The new poll asked a broader but similar question. It posed two statements to voters. The first was, "Foreign trade has been good for the U.S. economy, because demand for U.S. products abroad has resulted in economic growth and jobs for Americans here at home and provided more choices for consumers."
The second was, "Foreign trade has been bad for the U.S. economy, because imports from abroad have reduced demand for American-made goods, cost jobs here at home, and produced potentially unsafe products."
Asked which statement came closer to their own view, 59% of Republicans named the second statement, while 32% pointed to the first.
Such sentiment suggests a rocky outlook for trade expansion. Early in his term, Mr. Bush successfully promoted a number of new free-trade pacts, but the efforts have stalled, particularly after Democrats took control of Congress last November.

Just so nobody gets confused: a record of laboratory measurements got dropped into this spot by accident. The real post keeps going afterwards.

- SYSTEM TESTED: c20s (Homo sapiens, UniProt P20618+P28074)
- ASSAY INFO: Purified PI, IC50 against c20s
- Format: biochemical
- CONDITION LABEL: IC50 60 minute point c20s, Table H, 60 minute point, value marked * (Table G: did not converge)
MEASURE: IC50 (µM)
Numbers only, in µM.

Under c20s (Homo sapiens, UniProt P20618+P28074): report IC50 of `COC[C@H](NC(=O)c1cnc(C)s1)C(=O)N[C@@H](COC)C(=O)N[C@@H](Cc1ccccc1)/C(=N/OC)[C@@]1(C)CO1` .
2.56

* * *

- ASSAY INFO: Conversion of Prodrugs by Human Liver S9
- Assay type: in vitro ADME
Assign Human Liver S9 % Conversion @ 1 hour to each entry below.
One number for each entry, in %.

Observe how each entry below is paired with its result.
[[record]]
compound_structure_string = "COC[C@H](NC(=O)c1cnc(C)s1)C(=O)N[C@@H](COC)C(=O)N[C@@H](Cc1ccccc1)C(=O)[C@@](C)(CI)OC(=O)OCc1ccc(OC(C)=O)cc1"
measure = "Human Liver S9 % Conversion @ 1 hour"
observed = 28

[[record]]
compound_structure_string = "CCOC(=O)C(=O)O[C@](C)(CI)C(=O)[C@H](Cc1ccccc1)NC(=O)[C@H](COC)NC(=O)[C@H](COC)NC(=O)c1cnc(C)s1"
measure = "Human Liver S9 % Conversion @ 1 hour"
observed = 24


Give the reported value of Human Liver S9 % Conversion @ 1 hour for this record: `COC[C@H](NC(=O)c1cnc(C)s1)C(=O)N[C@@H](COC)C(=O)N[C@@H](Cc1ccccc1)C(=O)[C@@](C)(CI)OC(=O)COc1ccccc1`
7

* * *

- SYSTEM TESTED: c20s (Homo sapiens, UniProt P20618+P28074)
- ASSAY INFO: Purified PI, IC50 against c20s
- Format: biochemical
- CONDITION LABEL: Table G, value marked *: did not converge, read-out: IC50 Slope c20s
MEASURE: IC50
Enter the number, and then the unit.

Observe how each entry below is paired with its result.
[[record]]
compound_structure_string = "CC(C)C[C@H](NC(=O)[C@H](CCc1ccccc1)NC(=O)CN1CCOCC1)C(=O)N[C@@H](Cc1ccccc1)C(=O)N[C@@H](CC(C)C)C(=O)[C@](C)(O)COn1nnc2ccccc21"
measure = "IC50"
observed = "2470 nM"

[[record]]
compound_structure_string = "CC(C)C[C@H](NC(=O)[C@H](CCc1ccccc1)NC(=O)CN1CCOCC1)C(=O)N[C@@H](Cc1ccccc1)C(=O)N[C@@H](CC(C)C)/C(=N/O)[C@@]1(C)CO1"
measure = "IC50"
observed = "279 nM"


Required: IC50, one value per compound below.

Even relatively small deals are facing resistance. While trade pacts with Peru and Panama have a strong chance of passing in the current congressional term, deals with South Korea and Colombia are in serious jeopardy. Some legislators believe South Korea isn't opening its market wide enough to American beef and autos.
Presidential "fast track" trade negotiating authority has lapsed. Without such authority, which requires Congress to take a single up-or-down vote on trade deals, the next president would have trouble pursuing large trade agreements, particularly the stalled global Doha Round.
Julie Kowal, 40 years old, who works in a medical lab and is raising five children in Omaha, Neb., said she worries that Midwestern producers face obstacles selling beef and autos abroad. "We give a lot more than we get," she said. "There's got to be a point where we say, 'Wait a minute.'"